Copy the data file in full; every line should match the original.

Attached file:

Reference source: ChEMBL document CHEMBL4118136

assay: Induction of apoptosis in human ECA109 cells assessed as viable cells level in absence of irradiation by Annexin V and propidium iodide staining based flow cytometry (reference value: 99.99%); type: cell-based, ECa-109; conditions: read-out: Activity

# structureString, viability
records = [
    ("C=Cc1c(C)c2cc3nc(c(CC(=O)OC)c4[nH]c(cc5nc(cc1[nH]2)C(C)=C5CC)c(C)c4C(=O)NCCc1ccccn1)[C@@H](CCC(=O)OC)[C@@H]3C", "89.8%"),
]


Reference source: ChEMBL document CHEMBL4118136

assay: Induction of apoptosis in human ECA109 cells assessed as viable cells level in absence of irradiation by Annexin V and propidium iodide staining based flow cytometry (reference value: 99.99%); type: cell-based, ECa-109; conditions: read-out: Activity

# structureString, viability
records = [
    ("C=Cc1c(C)c2cc3nc(c(CC(=O)OC)c4[nH]c(cc5nc(cc1[nH]2)C(C)=C5CC)c(C)c4C(=O)NCCc1ccccn1)[C@@H](CCC(=O)OC)[C@@H]3C", "89.8%"),
]